Advantages of Cash Accounting

The main advantage of the cash method is its simplicity. The accrual method can actually get quite complicated when you have more complex transactions than the ones we’ve looked at so far. If you have some bills paid in advance, some in arrears, and others in installments, you can end up shunting money around between several different accounts and scratching your head over exactly when it’s OK to recognize each transaction on the income statement.

With cash accounting, you don’t have to worry about any of that. When the money appears in your account, it’s revenue. When the money leaves your account, it’s an expense. Simple.

Another advantage of the cash method is that it gives an accurate picture of how much cash you have on hand at any particular time. It’s true that you earned that consulting money in October, but the bottom line is that you don’t have the money until December. As we saw in a previous tutorial, managing your cash flow is critical for small businesses, and using cash accounting can help you ensure you always have enough to stay afloat.

Disadvantages of Cash Accounting

As we saw in the introduction, accounting is essentially a way of keeping score for your business. If you rely on the cash method, the score can sometimes be misleading.

The cash method of accounting shows that October was a terrible month for our consulting business, for example. We made no revenue, and incurred a $10,000 expense. December, on the other hand, was an outstanding month—$50,000 in revenue, and no expenses at all.

This is clearly misleading. October was actually the month when we worked hard and earned that $50,000 revenue, and the fact that December was when the check finally arrived in the mail doesn’t make it a great month.

These kinds of errors are easy to spot and adjust for when we’re looking at a single transaction, but when your business has lots of different revenue and expense items, it’s much harder. The larger the gap between when revenue is earned and when it’s received, the bigger the problem.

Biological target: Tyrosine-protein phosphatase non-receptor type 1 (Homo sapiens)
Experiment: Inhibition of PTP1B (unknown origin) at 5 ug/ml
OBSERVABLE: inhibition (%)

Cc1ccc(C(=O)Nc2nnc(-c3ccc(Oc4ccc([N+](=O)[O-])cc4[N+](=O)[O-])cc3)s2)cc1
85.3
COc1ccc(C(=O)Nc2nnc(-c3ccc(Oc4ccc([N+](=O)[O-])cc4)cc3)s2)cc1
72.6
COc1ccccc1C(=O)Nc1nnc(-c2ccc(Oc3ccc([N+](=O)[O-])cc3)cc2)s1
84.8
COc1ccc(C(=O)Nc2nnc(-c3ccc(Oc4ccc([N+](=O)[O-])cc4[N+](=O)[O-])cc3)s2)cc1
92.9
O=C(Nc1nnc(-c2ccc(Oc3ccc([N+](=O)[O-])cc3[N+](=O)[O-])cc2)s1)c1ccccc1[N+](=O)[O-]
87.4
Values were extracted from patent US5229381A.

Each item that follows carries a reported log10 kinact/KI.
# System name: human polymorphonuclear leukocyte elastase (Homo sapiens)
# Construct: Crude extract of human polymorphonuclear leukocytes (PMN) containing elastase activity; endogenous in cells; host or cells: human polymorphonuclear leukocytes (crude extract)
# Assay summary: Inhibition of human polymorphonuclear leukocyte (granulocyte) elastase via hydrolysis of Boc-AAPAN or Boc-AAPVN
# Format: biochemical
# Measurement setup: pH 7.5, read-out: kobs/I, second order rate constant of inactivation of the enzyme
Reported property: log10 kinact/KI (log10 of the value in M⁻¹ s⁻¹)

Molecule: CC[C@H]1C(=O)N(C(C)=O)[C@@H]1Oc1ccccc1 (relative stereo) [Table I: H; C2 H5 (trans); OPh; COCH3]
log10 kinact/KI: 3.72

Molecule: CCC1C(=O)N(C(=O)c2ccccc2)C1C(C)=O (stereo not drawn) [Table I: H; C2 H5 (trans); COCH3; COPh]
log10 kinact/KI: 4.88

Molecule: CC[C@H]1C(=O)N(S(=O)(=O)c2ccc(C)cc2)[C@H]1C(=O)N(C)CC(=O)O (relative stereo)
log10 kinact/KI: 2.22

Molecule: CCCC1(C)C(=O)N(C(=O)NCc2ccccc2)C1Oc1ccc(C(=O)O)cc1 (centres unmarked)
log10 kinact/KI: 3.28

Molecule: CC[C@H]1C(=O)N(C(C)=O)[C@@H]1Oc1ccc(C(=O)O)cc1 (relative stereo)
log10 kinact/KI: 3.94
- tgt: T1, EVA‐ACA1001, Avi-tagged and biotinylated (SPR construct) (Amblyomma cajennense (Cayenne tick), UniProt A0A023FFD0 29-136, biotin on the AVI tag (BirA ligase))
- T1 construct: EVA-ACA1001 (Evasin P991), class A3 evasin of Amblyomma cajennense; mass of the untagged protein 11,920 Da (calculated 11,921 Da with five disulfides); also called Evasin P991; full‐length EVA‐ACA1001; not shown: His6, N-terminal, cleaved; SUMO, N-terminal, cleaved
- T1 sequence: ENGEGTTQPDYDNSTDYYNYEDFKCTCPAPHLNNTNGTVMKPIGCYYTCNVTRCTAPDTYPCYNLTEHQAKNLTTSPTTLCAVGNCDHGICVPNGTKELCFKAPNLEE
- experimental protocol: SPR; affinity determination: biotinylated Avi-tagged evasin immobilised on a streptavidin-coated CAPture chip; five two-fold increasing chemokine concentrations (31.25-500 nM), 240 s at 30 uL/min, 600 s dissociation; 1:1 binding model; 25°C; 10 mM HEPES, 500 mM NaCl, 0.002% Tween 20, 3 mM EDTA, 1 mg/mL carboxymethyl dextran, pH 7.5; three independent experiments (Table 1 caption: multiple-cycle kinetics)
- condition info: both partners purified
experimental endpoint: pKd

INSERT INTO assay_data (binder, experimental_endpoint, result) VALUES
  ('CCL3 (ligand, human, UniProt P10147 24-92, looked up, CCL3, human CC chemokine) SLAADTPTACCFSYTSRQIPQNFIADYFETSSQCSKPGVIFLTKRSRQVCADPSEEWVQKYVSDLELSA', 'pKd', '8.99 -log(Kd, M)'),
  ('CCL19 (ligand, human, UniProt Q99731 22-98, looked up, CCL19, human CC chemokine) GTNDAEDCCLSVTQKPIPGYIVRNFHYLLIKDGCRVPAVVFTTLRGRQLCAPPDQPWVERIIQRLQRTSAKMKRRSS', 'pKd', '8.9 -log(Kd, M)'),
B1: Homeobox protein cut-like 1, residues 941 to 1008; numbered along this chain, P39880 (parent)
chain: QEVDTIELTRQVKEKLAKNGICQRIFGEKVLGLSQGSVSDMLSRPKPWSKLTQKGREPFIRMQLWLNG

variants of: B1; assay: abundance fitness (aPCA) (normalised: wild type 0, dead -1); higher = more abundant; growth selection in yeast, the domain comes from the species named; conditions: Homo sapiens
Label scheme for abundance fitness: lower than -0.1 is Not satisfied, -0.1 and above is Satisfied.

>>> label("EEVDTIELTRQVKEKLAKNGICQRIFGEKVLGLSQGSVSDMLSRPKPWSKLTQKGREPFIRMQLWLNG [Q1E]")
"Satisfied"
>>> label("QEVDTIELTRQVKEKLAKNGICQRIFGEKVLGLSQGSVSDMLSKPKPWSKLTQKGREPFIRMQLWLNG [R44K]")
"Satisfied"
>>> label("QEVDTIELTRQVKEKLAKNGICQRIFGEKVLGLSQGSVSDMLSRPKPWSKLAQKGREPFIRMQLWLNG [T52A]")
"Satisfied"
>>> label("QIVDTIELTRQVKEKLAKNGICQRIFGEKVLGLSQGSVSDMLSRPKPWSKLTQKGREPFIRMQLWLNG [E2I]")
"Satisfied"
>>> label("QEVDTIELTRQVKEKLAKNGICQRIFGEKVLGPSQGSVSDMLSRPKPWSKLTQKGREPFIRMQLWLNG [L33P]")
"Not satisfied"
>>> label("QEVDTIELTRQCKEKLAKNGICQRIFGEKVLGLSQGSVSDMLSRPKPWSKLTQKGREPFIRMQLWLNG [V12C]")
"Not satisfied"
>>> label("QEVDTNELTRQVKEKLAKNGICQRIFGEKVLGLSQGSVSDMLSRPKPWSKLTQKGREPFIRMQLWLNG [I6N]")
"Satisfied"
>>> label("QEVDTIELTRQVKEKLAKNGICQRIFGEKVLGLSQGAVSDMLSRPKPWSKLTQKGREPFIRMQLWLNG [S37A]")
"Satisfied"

Essentially, you’re trying to judge your performance based on a set of accounts that reflect the fairly arbitrary fact of when payments were made, and that can create problems. For example, businesses often look at periods when they’re relatively busy and quiet, and allocate staff accordingly. If your revenue is recorded in a different period from when it’s earned, you might end up overstaffed in quiet times and understaffed in busy times.

Step 4: Pros and Cons of Accrual Accounting

Accrual accounting solves some of the problems created by cash accounting, but creates problems of its own. Here’s a summary:

Advantages of Accrual Accounting

Accrual accounting gives a much clearer picture of how profitable the business is, by accurately reflecting when revenue is earned and when expenses are incurred.

This can help you see which months, quarters and years really were successful for you. The picture is not distorted by any delays in payments being made or received.

It also gives a better picture of your overall ‘score’ at any point in time. It’s easier for you to plan, because you’ve accounted for all your revenues and expenses, even if you haven’t received the payments yet.

The accrual method is more effective for handling complicated transactions, because you’re tracking the money in different accounts depending on whether it’s received in advance or expected but not yet received. You’re also accounting for expenses you’ve incurred but haven’t paid yet, helping you avoid overspending.

Disadvantages of Accrual Accounting

Accrual accounting is more complicated than cash accounting. Anyone can track money moving in and out of an account; anticipating transfers that haven’t occurred yet is tougher.

The complexity can also lead to confusion, and even deception. There’s an old saying in business: “Cash doesn’t lie.” Accruals, on the other hand, can be manipulated.